JAL Cargo joined the WOW Alliance in July 2002. This saw the alliance reach its most active. According to CNN, at the time JAL joined, the WOW Alliance controlled 17% of the global freight market. It served 523 cities in 103 countries.

JAL Cargo 747
Adding JAL to the alliance gave it a 17% share of global freight. Photo: Arpingstone via Wikimedia

Continuous problems for WOW

After 2002, no new members were added to the WOW Alliance. This left the stalled alliance with several problems and ultimately led to its closure.

With just four members, it was left with major gaps in its network. With only European and Asian members, the obvious missing coverage was in the US. Delta Air Lines was a founding member of the rival SkyTeam Cargo alliance (and it added Northwest Airlines after the merger in 2008), but WOW failed to recruit any US airline member.

Cargo only
Delta Air Lines has been a member of Skyteam cargo still its inception, WOW never found a US-based member. Photo: Delta Air Lines

Linked to this, the decision to open the alliance to all members, not just Star Alliance likely harmed their ability to recruit more alliance members.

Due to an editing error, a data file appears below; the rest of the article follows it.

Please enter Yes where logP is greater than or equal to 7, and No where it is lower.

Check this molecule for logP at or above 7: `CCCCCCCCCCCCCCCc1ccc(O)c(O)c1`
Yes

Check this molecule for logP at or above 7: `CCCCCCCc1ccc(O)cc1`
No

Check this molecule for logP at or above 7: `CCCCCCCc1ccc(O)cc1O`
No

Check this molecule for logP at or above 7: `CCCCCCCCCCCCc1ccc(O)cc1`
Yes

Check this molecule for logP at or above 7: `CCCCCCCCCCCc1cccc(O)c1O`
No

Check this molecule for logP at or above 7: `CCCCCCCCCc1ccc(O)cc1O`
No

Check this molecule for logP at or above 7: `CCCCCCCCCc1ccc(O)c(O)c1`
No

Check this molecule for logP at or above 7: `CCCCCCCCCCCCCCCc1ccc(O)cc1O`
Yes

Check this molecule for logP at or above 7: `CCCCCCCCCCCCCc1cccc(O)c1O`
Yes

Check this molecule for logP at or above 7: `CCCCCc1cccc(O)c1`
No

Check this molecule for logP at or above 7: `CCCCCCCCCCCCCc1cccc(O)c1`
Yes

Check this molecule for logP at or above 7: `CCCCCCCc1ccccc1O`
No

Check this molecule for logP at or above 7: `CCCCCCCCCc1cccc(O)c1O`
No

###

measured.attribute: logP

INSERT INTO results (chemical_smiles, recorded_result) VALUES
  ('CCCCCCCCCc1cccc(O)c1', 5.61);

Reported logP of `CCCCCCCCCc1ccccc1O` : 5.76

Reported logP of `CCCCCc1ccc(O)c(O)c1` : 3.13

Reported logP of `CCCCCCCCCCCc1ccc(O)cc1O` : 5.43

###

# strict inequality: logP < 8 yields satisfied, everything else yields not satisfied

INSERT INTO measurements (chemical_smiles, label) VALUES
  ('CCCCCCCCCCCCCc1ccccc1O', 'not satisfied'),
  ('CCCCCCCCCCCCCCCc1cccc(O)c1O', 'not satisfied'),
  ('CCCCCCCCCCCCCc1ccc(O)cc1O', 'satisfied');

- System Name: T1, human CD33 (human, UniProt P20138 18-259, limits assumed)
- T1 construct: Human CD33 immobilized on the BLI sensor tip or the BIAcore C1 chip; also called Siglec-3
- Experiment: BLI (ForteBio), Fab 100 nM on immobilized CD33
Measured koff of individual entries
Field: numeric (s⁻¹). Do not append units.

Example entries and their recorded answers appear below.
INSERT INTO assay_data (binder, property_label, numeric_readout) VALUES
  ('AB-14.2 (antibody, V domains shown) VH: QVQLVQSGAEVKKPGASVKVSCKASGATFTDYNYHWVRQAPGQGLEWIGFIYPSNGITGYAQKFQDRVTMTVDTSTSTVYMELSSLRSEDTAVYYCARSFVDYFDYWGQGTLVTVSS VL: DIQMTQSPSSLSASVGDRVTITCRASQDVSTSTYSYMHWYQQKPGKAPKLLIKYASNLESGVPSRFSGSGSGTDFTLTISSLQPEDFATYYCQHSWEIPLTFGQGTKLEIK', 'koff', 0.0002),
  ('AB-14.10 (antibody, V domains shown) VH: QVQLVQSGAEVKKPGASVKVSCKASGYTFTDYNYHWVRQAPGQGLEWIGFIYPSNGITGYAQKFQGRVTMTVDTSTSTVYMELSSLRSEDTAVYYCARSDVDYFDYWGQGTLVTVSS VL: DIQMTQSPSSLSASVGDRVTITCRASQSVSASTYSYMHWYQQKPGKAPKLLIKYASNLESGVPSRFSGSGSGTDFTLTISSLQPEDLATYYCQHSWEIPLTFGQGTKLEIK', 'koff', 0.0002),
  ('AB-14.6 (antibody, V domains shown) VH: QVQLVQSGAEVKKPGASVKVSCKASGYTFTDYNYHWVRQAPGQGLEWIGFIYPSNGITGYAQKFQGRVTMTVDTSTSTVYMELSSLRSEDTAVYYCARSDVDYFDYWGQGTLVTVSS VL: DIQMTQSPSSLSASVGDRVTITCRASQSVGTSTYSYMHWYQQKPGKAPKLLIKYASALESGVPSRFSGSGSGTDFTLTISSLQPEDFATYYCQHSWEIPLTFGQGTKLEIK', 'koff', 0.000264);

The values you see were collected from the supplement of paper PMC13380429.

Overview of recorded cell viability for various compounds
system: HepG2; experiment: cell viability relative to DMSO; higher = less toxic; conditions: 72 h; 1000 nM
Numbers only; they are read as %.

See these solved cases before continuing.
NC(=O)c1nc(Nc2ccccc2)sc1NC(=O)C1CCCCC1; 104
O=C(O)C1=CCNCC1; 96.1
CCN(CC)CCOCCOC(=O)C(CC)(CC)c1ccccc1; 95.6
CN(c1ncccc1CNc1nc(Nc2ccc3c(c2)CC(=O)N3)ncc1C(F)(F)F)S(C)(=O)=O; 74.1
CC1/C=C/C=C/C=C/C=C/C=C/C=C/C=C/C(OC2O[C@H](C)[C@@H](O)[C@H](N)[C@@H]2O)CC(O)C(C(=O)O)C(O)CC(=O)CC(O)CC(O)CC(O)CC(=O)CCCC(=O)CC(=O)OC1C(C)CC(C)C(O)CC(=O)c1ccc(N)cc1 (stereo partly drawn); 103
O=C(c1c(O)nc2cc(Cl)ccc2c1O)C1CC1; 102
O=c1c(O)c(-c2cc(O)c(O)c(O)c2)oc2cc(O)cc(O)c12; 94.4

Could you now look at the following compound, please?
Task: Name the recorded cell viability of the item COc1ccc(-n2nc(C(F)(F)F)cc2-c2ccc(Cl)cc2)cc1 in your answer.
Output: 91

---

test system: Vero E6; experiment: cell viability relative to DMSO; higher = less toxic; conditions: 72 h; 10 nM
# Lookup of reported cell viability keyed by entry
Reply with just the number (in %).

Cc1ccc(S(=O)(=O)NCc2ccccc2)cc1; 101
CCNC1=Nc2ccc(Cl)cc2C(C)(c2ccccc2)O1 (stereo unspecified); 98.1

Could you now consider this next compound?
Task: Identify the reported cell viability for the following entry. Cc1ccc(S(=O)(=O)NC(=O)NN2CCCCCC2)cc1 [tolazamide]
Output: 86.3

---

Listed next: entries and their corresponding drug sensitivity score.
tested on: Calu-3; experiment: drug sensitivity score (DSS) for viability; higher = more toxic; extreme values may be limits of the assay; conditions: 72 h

Transport Weekly looked at the problems with the alliance in an article in 2008. It noted that by this time, member airlines had started to compete, rather than work together. It wrote,

“Members of the WOW alliance are reported to have competed against each other and to have failed to agree on joint offers.”

Members drop out

Lufthansa Cargo was the first member to leave the alliance, in 2009. It did not see any future in the alliance, with frustrations about the lack of revenue or technical sharing between the members. Supply chain publication, The Loadstar, quote Lufthansa Cargo’s director of Japan and Korea, Michael Stormer’s views on this departure:

“The problem with WOW was that there was no joint cash box. We still had to sell our own capacities, and it was used as an extension of the network or extra capacity, but it was only used for cargo, not on our own flights. And there was no alignment on the IT or handling – so just normal interline business. It was a marketing tool which had no real advantage for  customers.”

This departure was followed in 2010 by JAL Cargo. Its departure was necessary as it stopped operating cargo-only flights in 2009. This came as part of a solution to reduce debt at the time (as reported in Airline Geeks) but meant it could no longer continue in the cargo alliance.